This collection of Neil Gaiman's Sandman comics is truly something special. Here we are told the tale of a collection of travelers, all caught in strange storms of one sort or another, and taking refuge together in the inn at the end of the worlds. Here they pass the time until they can leave again by trading stories, whether it be the tale of the young man in some other America who proved to be the greatest President in history, or the young lad and his tale of the sea, or maybe the apprentice ...more
Julie Decker
The dreamlike mood inside an inn is conducive to epic storytelling. You have arrived.

Brant Tucker and Charlene Mooney seek shelter from a raging storm in a little inn, which turns out to be like a cosmic hole in reality. Inside, people tell stories as they wait out the "reality storm" outside.

The first storyteller is Robert, who tells of wandering in a deserted city after meeting Dream, and after talking with an old man, concludes that he must've gotten caught in the city's dreams. He escapes th
Late at night a sudden June snowstorm and a bizarre creature dashing across the road send a drive careening into a tree. As he stumbles out of the wreck and attempts to carry his unconscious companion back to the road to summon help, he’s overcome by the bitter cold and collapses. Before they both freeze to death, he hears what he thinks is a disembodied voice directing him to a nearby inn. There they find shelter and join the others, a few humans and some otherworldly creatures including a cent ...more
More stories. Always more stories. We tell stories to teach lessons, to convey history, to explain things, or just to pass the time. We are all storytellers in one way or another. We all have a story within us.

The Canterbury Tales was one of the first books to show us that, and this volume of the Sandman series accomplishes that same task. People from across time and space are stranded at an inn, The Worlds’ End, while a reality storm rages outside. As they wait for the storm to subside, they en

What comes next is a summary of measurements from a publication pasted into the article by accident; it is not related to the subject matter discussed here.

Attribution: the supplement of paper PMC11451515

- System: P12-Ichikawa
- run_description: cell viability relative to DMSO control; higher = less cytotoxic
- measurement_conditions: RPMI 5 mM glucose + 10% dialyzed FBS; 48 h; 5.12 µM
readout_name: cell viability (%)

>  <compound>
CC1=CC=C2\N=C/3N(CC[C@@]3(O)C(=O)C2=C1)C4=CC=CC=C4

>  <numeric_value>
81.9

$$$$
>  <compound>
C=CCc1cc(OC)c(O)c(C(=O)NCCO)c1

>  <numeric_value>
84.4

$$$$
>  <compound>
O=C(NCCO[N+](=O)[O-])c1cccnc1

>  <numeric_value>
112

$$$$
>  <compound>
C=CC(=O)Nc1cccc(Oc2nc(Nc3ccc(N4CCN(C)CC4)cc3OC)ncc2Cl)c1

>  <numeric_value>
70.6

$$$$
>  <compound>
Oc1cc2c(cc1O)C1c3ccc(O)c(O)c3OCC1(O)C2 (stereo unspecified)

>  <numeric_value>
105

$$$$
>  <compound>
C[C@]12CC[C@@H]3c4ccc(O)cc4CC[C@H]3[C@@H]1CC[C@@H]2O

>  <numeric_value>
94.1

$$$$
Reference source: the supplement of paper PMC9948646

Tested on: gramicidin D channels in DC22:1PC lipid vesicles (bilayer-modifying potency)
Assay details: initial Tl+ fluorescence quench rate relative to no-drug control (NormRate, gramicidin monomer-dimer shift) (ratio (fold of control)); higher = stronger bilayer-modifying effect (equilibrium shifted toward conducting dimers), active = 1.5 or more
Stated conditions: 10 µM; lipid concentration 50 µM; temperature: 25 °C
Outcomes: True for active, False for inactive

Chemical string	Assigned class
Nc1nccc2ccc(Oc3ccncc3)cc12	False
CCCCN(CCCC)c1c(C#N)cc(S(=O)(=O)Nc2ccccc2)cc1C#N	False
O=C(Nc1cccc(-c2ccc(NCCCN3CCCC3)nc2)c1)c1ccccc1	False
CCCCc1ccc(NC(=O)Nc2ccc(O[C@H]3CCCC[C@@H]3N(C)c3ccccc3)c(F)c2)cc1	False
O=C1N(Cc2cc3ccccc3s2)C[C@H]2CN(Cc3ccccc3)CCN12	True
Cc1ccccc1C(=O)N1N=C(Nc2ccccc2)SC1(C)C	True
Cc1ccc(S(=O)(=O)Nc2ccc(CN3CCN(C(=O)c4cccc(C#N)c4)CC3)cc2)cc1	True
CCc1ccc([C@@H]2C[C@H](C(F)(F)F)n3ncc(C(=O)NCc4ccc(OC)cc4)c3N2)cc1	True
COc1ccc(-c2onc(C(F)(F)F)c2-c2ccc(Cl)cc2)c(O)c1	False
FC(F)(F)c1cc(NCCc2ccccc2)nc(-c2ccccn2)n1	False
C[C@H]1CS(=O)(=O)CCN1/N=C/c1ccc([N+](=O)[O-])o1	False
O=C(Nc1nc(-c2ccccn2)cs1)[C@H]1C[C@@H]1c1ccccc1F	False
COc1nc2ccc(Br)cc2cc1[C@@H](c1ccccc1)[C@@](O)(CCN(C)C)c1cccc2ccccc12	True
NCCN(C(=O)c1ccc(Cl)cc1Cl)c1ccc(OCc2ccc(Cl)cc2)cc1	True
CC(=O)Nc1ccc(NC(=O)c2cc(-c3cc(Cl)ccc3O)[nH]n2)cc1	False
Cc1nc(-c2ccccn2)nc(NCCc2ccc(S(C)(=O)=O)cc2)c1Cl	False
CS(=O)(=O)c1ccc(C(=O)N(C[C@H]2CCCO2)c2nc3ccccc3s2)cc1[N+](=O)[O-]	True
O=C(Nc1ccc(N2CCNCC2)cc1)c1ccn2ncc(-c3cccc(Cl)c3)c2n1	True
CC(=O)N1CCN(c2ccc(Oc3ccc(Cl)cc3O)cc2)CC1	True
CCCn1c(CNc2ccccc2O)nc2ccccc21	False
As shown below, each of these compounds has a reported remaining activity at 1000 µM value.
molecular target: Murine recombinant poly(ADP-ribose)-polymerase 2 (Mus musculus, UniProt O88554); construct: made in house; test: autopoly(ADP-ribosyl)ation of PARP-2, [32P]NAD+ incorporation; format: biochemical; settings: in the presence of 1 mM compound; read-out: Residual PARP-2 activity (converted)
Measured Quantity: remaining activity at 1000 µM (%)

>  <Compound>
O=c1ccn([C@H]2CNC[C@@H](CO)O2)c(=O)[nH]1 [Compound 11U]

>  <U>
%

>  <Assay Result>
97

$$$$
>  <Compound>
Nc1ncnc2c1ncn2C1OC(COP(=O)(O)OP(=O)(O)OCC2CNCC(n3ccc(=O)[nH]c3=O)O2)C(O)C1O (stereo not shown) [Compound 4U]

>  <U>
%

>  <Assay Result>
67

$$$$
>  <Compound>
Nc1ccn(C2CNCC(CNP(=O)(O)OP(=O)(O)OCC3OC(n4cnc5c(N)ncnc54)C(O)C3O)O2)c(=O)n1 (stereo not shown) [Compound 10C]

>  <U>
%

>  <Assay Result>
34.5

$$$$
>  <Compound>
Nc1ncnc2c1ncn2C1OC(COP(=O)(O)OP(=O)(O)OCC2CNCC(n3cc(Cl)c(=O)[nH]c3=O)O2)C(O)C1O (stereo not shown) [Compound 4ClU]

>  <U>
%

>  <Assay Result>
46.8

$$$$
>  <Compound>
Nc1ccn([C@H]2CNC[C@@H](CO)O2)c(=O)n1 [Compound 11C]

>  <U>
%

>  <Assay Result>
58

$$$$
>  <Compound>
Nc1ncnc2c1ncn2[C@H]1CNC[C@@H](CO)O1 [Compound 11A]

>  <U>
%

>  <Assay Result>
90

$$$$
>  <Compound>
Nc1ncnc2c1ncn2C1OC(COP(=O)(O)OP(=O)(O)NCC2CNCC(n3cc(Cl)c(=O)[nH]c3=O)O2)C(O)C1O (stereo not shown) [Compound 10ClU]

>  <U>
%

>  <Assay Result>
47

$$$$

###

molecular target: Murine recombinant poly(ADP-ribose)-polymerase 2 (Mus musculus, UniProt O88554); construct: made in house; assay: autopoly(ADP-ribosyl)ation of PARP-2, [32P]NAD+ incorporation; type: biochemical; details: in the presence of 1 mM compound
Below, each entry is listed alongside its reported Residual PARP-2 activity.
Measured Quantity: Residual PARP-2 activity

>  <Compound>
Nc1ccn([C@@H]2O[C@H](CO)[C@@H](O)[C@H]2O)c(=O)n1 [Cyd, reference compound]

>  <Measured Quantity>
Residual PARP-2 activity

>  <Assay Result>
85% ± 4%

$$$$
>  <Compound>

This review has been hidden because it contains spoilers. To view it, click here.
Yehia Shehata
The eighth volume, in which a storm causes travelers from different worlds to take refuge in the inn at World's End, where each of them has to tell a tale to pass the time, and as a sort of payment for their stay. The result is a collection of seemingly unrelated tales as this series has tended to progress, with cameo-like appearances from the Endless in most stories. Also a collection of different artists with different styles, added to the vastly different settings transport us through many wo ...more
Basic Premise: Travelers from across time and across worlds meet in the Inn at the End of the World (I thought immediately of Douglas Adams then quashed the thought just as quickly) and tell stories to pass the time until a dangerous storm outside abates.

Phenomenal storytelling that spans many genres with equally impressive artwork. Another volume with only a loose connection to Morpheus or the rest of the Endless, but incredibly worthwhile.
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So excited to find there are more books and spin-off series! 5 33 Nov 24, 2014 06:46AM